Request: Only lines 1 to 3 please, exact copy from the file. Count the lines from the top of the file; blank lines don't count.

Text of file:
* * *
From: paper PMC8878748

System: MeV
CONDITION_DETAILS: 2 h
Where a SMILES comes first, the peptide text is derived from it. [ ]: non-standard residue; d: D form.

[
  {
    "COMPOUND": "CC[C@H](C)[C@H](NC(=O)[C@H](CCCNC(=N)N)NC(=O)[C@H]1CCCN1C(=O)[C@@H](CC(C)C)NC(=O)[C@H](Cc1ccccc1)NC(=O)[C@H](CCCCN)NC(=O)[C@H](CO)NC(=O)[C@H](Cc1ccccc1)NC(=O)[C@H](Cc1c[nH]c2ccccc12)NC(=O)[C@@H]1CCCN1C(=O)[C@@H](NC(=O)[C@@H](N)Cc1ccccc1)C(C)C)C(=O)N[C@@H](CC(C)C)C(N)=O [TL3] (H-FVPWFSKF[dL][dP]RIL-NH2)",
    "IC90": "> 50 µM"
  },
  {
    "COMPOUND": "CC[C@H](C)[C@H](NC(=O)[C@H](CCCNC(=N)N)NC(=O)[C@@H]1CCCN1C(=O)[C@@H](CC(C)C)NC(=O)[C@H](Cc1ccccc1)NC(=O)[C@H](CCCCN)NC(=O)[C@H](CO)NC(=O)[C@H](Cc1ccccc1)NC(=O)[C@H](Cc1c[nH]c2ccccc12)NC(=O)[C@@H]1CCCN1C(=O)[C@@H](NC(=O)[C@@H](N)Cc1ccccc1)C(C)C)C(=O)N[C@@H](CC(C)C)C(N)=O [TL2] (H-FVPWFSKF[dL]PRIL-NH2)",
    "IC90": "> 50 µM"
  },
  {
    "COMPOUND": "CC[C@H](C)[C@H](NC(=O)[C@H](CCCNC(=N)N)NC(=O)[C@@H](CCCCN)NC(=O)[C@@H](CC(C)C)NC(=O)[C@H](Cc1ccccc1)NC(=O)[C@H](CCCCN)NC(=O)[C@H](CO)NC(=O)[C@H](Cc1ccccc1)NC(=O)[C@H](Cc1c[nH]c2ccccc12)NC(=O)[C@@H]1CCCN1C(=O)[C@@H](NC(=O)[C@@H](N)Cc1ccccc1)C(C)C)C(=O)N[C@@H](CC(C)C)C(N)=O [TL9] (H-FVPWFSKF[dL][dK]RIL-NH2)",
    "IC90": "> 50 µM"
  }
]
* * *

From: paper PMC8878748

System: MeV
CONDITION_DETAILS: 2 h